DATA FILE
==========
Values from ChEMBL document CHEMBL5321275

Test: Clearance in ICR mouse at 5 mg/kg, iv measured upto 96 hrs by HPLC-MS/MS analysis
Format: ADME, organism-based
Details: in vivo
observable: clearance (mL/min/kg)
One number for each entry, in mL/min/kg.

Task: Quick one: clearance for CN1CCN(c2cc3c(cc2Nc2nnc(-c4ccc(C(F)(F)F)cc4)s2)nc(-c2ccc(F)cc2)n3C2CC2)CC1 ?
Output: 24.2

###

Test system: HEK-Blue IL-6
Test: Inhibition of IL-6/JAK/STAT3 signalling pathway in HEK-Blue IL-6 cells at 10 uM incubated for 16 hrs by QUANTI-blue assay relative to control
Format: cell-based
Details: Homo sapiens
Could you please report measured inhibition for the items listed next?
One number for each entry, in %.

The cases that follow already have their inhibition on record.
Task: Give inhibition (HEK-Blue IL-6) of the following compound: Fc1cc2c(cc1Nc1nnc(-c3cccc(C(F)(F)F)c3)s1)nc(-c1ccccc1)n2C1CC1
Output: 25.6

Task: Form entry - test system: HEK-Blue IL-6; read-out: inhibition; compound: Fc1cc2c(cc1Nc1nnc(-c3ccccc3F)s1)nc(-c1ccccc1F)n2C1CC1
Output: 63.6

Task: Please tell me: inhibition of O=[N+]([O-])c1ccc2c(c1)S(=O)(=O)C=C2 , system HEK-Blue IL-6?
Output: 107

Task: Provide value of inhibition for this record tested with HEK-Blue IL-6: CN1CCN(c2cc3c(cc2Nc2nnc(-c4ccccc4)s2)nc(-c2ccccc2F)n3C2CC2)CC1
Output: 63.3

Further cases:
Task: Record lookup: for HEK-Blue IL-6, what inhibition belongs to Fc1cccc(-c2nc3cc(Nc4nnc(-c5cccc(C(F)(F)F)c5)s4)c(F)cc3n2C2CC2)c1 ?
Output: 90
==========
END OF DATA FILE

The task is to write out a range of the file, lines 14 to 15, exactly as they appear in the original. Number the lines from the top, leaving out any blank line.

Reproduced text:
Could you please report measured inhibition for the items listed next?
One number for each entry, in %.